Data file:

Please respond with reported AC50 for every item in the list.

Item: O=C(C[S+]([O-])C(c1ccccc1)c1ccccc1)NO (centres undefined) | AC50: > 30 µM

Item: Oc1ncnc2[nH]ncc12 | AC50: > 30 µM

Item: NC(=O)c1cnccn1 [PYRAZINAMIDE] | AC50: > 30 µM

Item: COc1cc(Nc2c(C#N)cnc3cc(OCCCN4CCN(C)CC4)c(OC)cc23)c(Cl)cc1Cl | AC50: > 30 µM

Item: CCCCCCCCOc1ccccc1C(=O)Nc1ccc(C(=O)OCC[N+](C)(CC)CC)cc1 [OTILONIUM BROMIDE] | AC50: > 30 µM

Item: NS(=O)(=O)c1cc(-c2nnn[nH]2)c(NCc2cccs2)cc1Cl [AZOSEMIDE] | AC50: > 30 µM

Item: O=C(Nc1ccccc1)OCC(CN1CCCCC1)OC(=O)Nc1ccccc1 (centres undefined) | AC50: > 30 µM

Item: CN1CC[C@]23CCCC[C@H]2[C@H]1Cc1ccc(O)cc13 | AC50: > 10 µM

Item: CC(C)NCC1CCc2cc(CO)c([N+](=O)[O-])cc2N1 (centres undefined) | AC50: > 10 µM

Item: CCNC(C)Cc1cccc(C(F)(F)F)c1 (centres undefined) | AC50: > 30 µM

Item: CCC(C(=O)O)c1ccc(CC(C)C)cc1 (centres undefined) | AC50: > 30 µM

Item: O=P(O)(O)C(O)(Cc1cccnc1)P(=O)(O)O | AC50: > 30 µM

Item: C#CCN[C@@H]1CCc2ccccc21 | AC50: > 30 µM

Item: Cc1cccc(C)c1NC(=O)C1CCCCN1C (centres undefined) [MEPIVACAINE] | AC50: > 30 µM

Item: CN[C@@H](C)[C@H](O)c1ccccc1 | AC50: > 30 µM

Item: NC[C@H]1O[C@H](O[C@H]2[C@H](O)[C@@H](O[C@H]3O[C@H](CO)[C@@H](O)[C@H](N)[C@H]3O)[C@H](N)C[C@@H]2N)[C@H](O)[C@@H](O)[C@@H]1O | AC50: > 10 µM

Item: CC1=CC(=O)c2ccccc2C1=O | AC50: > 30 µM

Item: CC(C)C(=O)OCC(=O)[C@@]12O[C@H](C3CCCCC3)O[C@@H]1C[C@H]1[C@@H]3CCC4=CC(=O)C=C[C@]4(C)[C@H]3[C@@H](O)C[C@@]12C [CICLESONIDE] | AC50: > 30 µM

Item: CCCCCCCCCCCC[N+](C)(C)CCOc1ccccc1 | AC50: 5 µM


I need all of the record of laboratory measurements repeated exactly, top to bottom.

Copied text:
Please respond with reported AC50 for every item in the list.

Item: O=C(C[S+]([O-])C(c1ccccc1)c1ccccc1)NO (centres undefined) | AC50: > 30 µM

Item: Oc1ncnc2[nH]ncc12 | AC50: > 30 µM

Item: NC(=O)c1cnccn1 [PYRAZINAMIDE] | AC50: > 30 µM

Item: COc1cc(Nc2c(C#N)cnc3cc(OCCCN4CCN(C)CC4)c(OC)cc23)c(Cl)cc1Cl | AC50: > 30 µM

Item: CCCCCCCCOc1ccccc1C(=O)Nc1ccc(C(=O)OCC[N+](C)(CC)CC)cc1 [OTILONIUM BROMIDE] | AC50: > 30 µM

Item: NS(=O)(=O)c1cc(-c2nnn[nH]2)c(NCc2cccs2)cc1Cl [AZOSEMIDE] | AC50: > 30 µM

Item: O=C(Nc1ccccc1)OCC(CN1CCCCC1)OC(=O)Nc1ccccc1 (centres undefined) | AC50: > 30 µM

Item: CN1CC[C@]23CCCC[C@H]2[C@H]1Cc1ccc(O)cc13 | AC50: > 10 µM

Item: CC(C)NCC1CCc2cc(CO)c([N+](=O)[O-])cc2N1 (centres undefined) | AC50: > 10 µM

Item: CCNC(C)Cc1cccc(C(F)(F)F)c1 (centres undefined) | AC50: > 30 µM

Item: CCC(C(=O)O)c1ccc(CC(C)C)cc1 (centres undefined) | AC50: > 30 µM

Item: O=P(O)(O)C(O)(Cc1cccnc1)P(=O)(O)O | AC50: > 30 µM

Item: C#CCN[C@@H]1CCc2ccccc21 | AC50: > 30 µM

Item: Cc1cccc(C)c1NC(=O)C1CCCCN1C (centres undefined) [MEPIVACAINE] | AC50: > 30 µM

Item: CN[C@@H](C)[C@H](O)c1ccccc1 | AC50: > 30 µM

Item: NC[C@H]1O[C@H](O[C@H]2[C@H](O)[C@@H](O[C@H]3O[C@H](CO)[C@@H](O)[C@H](N)[C@H]3O)[C@H](N)C[C@@H]2N)[C@H](O)[C@@H](O)[C@@H]1O | AC50: > 10 µM

Item: CC1=CC(=O)c2ccccc2C1=O | AC50: > 30 µM

Item: CC(C)C(=O)OCC(=O)[C@@]12O[C@H](C3CCCCC3)O[C@@H]1C[C@H]1[C@@H]3CCC4=CC(=O)C=C[C@]4(C)[C@H]3[C@@H](O)C[C@@]12C [CICLESONIDE] | AC50: > 30 µM

Item: CCCCCCCCCCCC[N+](C)(C)CCOc1ccccc1 | AC50: 5 µM